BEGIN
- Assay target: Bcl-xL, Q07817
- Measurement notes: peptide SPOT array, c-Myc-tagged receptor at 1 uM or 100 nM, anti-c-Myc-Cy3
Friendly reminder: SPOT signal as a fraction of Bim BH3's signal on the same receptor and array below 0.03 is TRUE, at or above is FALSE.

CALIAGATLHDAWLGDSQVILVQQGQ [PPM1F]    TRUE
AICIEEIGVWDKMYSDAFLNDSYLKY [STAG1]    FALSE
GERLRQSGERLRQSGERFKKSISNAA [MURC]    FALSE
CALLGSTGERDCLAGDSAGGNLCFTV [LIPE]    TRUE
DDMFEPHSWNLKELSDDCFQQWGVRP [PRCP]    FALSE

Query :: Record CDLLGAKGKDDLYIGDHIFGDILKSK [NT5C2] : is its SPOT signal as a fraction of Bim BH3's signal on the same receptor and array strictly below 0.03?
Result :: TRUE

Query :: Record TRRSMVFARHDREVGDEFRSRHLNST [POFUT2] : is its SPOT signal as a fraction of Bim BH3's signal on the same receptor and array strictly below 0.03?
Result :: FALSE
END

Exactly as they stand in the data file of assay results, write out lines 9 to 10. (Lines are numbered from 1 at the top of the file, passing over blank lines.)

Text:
Query :: Record CDLLGAKGKDDLYIGDHIFGDILKSK [NT5C2] : is its SPOT signal as a fraction of Bim BH3's signal on the same receptor and array strictly below 0.03?
Result :: TRUE